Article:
Yesterday, bathed by the surprisingly warm October sunshine, four of us enjoyed a socially distanced Lunch and Lunch in the Sukkah. I was astonished that our fragile Sukkah had survived unscathed through the winds and relentless rain of the past days. Undoubtedly, this year’s necessary ‘Back to Basics’ design, with simple schach (just bamboo rolls for roof, no branches, no tarpaulin), its partial walls open to the elements, and beautiful bunches of garden flowers tied with humble string to the wooden posts, undoubtedly all of this contributed to our Sukkah’s resilience and durability. Here is a powerful reminder to us all, heightened in these Covid times, that simplicity can bring great strength, that stripping back to basics can liberate us to appreciate with new eyes the essentials of life and all its beauty.
Sukkot, our Autumn Harvest celebration, the Festival when we remember the wanderings of the Israelites in the wilderness for 40 years, refugees without a home, journeying to the Promised Land, is referred to in the Torah as zman simchateinu, the time of our happiness. The Hebrew word for joy, simchah, is related to another Hebrew word, tzmichah, to sprout, spring up or grow. The hardship and challenges of the Israelites’ wanderings prepared them for the new life that awaited them – a painful but ultimately rewarding experience of growth. Through the midst of their greatest challenges the Children of Israel experienced an unparalleled nearness to God – God’s presence accompanying them by night in a pillar of fire, and by day in clouds of glory. Our Sukkah itself is a reminder of those wilderness clouds of glory.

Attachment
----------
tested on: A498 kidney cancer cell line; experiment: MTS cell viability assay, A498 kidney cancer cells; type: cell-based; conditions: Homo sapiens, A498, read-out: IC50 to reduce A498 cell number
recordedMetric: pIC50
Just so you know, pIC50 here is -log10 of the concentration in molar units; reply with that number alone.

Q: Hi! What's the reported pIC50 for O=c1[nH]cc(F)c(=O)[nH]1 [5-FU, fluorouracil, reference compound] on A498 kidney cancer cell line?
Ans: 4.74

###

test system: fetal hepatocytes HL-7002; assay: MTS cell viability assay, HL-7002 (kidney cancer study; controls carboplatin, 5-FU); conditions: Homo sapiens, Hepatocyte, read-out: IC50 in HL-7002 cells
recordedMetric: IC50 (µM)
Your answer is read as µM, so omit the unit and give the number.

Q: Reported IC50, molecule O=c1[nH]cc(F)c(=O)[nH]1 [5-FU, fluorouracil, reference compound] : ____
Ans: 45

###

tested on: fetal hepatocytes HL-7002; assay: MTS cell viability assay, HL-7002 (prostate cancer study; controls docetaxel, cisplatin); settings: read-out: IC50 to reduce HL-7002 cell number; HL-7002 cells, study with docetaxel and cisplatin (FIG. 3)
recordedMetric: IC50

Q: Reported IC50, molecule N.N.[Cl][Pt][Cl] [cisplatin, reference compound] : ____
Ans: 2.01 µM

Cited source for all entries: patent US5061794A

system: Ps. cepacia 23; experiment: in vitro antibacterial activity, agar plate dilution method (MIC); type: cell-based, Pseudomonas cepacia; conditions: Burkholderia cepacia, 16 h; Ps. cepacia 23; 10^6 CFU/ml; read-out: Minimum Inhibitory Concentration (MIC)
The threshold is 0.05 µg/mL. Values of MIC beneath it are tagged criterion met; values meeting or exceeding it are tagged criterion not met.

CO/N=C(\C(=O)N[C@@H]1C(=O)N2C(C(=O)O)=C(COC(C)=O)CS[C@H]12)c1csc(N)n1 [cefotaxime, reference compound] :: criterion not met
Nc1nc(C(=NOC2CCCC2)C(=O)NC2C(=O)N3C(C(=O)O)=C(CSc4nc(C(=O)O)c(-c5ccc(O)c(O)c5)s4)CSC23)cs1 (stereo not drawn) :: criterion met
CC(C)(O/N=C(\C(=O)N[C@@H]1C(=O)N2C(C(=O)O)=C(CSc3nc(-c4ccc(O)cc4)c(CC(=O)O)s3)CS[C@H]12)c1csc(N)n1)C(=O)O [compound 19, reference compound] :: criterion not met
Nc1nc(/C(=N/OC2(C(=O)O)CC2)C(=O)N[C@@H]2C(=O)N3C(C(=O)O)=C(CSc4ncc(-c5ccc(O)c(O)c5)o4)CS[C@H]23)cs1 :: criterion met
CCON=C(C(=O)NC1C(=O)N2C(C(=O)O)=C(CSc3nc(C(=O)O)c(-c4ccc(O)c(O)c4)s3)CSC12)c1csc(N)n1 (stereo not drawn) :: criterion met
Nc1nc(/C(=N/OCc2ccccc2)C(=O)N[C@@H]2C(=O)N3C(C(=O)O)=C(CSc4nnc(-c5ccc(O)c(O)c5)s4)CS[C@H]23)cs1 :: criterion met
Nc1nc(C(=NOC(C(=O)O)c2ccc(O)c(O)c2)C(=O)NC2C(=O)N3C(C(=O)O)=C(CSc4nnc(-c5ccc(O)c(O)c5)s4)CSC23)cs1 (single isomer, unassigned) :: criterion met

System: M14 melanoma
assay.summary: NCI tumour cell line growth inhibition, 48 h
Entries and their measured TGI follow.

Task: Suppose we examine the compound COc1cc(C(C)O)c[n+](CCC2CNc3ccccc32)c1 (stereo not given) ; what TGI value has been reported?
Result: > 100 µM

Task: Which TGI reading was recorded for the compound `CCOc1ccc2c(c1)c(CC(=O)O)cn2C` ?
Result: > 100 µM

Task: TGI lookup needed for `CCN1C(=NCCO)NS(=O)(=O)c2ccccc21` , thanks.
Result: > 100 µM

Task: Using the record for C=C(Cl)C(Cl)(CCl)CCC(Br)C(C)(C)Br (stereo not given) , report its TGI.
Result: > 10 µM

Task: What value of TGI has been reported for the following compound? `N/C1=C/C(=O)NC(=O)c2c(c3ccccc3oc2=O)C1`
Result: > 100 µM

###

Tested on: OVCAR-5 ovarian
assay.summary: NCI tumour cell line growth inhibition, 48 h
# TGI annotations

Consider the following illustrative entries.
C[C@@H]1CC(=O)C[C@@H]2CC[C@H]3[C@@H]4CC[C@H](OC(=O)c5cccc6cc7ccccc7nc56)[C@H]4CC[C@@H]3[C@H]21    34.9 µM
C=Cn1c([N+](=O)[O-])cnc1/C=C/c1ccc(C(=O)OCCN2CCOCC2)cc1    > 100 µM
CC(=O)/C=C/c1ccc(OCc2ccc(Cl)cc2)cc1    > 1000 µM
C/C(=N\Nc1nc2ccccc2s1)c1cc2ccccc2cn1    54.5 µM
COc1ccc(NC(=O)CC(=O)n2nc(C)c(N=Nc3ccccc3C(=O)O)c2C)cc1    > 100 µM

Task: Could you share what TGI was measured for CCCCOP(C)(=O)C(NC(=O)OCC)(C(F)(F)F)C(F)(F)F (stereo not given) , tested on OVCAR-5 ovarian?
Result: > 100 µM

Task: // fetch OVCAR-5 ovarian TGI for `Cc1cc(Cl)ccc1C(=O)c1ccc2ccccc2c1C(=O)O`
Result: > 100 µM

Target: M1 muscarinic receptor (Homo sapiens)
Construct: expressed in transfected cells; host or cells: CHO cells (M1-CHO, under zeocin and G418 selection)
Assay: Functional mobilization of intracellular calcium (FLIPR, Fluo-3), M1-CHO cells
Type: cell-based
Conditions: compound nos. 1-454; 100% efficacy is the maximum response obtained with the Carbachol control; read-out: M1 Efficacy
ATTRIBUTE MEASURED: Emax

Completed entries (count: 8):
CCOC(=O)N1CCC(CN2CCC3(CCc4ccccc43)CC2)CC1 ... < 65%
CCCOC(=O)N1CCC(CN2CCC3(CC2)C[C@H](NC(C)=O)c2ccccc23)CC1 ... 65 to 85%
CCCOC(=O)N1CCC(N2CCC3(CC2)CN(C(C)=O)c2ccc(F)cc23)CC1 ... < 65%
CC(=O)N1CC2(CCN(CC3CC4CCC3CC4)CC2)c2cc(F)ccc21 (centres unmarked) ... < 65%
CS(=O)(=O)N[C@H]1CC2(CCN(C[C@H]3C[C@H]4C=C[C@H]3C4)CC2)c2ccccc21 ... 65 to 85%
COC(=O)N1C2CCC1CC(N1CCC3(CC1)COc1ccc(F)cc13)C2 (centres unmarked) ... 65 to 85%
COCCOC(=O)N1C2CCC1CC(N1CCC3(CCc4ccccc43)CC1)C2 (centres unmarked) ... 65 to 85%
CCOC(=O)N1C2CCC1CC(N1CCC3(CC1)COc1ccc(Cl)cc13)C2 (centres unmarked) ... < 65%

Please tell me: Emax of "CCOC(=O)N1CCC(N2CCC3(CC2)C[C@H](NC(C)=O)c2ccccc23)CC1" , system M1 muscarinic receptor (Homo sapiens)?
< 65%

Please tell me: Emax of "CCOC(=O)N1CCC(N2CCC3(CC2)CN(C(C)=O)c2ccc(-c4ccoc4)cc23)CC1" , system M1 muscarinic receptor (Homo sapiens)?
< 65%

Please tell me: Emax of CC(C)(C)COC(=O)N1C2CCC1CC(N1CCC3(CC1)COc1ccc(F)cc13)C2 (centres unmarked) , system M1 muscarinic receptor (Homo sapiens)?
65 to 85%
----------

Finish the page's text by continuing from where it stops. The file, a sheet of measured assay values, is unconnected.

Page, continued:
This Shabbat we will be celebrating SImchat Torah, our rejoicing in the Torah, when we complete the weekly readings of the year and immediately begin again, marking our renewed commitment to Jewish life, learning and engagement with Torah and Jewish values.
Our SWESRS community, like the fragile Sukkah and like the Israelites in the wilderness, has withstood the difficulties and challenges since March. We too, alongside the real pain that so many continue to suffer in so many different ways, have experienced growth – not only in the numbers participating in Shabbat and Festival services, but in our capacity for kindness and compassion, for stepping up to contribute in a range of ways to the nourishing and sustaining of our community.
To celebrate this remarkable contribution, this Simchat Torah we will be celebrating, not individual Chatanim and Kallot, but four different groups of SWESRS volunteers – volunteers who have given their time, energy and commitment to the Phone Tree and Covid emergency, to the Choir, to the Care Team and to Council. Our growth – tzmichah - is our joy - simchah. Please do join us this Shabbat morning to celebrate and to rejoice together.
Shabbat Shalom and Chag Sameach!